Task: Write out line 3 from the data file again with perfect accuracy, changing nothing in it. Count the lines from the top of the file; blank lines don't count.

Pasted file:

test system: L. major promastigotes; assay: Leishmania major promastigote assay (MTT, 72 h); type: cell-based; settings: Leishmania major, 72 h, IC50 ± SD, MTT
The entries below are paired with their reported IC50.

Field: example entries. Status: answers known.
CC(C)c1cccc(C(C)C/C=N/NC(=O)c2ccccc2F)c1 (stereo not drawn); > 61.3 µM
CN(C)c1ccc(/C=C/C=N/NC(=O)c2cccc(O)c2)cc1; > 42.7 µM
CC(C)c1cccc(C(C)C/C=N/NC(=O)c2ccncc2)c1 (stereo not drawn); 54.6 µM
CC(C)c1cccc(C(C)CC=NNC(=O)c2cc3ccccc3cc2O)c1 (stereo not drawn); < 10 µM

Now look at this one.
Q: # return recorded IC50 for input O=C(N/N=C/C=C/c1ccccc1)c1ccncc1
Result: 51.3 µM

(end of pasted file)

Field: example entries. Status: answers known.